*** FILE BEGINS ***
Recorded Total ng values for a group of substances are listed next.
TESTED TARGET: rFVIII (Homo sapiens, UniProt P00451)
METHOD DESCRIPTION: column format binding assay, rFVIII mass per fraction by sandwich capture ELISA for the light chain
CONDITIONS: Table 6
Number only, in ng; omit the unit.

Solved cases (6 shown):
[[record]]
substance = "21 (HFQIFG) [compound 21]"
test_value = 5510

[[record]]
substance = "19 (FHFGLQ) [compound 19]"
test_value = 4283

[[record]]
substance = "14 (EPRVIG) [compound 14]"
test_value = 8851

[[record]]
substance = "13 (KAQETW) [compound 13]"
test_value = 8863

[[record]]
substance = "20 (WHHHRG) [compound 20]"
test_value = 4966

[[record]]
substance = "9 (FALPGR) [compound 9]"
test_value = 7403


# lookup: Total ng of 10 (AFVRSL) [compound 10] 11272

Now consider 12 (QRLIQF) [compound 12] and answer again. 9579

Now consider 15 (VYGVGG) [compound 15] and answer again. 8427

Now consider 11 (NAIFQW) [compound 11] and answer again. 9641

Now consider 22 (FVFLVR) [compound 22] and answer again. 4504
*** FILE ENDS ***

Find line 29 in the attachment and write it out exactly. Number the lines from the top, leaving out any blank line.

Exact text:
Now consider 22 (FVFLVR) [compound 22] and answer again. 4504